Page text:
This campaign for Chipotle, a high-end US fast-food chain, wanted to emphasise its commitment to sourcing quality, local produce and sustainably-raised meat to differentiate from its rivals and drive customer loyalty. The emotion-led 'Cultivate A Better World' campaign included the non-profit Cultivate Foundation, and a content marketing platform featuring an interactive online game, a music, food and ideas festival, a campaign film and a TV ad (the soundtrack to which subsequently topped the iTunes charts). The ad was viewed over 6.9m times on YouTube and earned over 400m media impressions.

Havana Club: Nothing compares to Havana
This big budget, fully integrated global campaign for Havana Club repositioned the Cuban rum as a "hot" brand in order to increase sales volumes and market share. To market itself as a Cuban cultural icon, it aligned its brand with Cuban music via a feature film and art projects. Experiential components included the launch of The Havana Club Mojito Embassy, a pop up bar where people experience making their own authentic Cuban mojito. Branded content included a feature movie: a collaboration between the brand and movie producers to create "7 days in Havana", in which 7 famous directors tell their own story about Havana.

Heineken: Reach the Sunrise
This global campaign for Heineken, the beer brand, is a good illustration of corporate social responsibility (CSR) and use of branded content – this time to promote moderate alcohol consumption as an aspirational behaviour among young adults. The campaign concept – "sunrise belongs to moderate drinkers" – included a film launched in 27 markets around Christmas time showing a Heineken "Man of the World" enjoying a great night until sunrise, as well as experiential elements such as the distribution of free bottles of “Sunrise Water” to partygoers.

Nissan Rumble
Read how automaker, Nissan, sought to create highly-viral car content to appeal to both consumers and trade media, build a long-term Facebook community, increase its share of voice in earned media and increase consideration. It created Nissan RUMBLE, a "reality rally" literally fuelled by Facebook. Teams from Denmark, Finland Norway and Sweden competed in a real seven-day race across the region for which they needed Facebook Likes to progress, which they achieved by posting videos, photos and other content on Nissan’s Facebook page.

Media

Steinlager: Believe
This campaign, for Steinlager, a New Zealand lager brand, demonstrates how an emotional and nostalgic marketing strategy, combined with a guerrilla spirit helped the brand defend its market position (and win Gold at Cannes). The brand leveraged its home country’s hosting of the Rugby World Cup (RWC) – despite not being a sponsor – to engage drinkers and grow its equity. It did so by reintroducing its can design from 1987 – the last time NZ’s under-achieving national team won the RWC. This packaging-led idea played centre stage across all touchpoints.

El Bocón: Empty Pages
A brief but interesting case study in which the Peruvian edition of El Bocón, a South American sports newspaper, published an issue without any soccer news to campaign against the problems of violence associated with the sport. Its simple message was this: if violence carries on, soccer will disappear. This strategy was effective: 150,000 copies of the soccer-less issue were sold, with earned media extending the campaign’s reach to more than 1 million people. This contributed to sports clubs and the Peruvian Football Federation signing an agreement to ensure that security measures in stadiums were enhanced.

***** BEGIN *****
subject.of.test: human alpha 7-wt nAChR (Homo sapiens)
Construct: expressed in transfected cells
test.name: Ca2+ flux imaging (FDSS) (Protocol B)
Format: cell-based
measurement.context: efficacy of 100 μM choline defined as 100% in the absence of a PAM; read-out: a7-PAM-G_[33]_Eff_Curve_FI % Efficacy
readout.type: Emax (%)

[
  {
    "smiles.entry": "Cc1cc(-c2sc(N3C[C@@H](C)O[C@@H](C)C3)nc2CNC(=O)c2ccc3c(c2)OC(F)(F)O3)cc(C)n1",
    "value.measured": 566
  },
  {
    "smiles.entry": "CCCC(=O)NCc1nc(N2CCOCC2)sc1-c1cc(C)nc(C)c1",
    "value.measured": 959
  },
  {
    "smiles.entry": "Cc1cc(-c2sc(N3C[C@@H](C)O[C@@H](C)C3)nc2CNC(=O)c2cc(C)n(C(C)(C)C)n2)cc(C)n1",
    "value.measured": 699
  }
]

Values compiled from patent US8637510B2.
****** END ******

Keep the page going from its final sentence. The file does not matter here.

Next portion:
SF SPCA: Puppy Mill campaign
SF SPCA, a San Francisco-based animal charity, wanted to highlight the deceptive websites of potentially cruel dog breeders. So it set up a fake dog breeder microsite that mimicked some of the online deceptions used by unscrupulous breeders. This featured a video that revealed that the nice-looking conditions the puppies lived in were actually far harsher than they initially appeared. A message then appeared directing people to the SF SPCA to learn more about puppy cruelty.

Personalisation, heritage, storytelling

o.b. Tampons: A Personal Apology (Just For You)
This Canadian campaign for Johnson & Johnson’s feminine hygiene brand, o.b. tampons, demonstrates the power of personalisation for apologising to consumers and creating buzz. Due to distribution problems, the brand became unobtainable for several months. To repair the brand's image and regain lost share, 65,000 women in the o.b customer database were sent a personalised email with a coupon offer - and a link to a humorous 'Apology' video. Over 1.2m coupons were downloaded and earned media drove 47m visitors to the 'Apology' website and the brand's value share increased 2.6%.

Monteith's Crushed Cider: Sorry about the twigs, folks
Monteith's Cider, a New Zealand Cider, communicated its key quality differentiator – the use of freshly-crushed apples and pears, not fruit syrup - by putting twigs in its 12-pack boxes. The twigs symbolised the authenticity of the apple picking process, and they were placed in boxes of cider as it rolled off the line. This ignited a conversation on social media, after which Monteith's launched a nationwide "apology" for the twigs – which was repeated on billboards and stickers on packs with a fake warning that the boxes may still contain twigs.  

Prudential: Day One - Painting a real picture of retirement in America
A good example of a big budget campaign that used emotional marketing and storytelling tactics to tell the stories of recent retirees. This was done via TV, out-of-home and radio. Longer documentaries on retirees were also presented online at DayOneStories.com, an interactive content destination that also served as a call-to-action for others to submit their own Day One photos and stories.



Subjects: Awards, Advertising

28 June 2013 16:02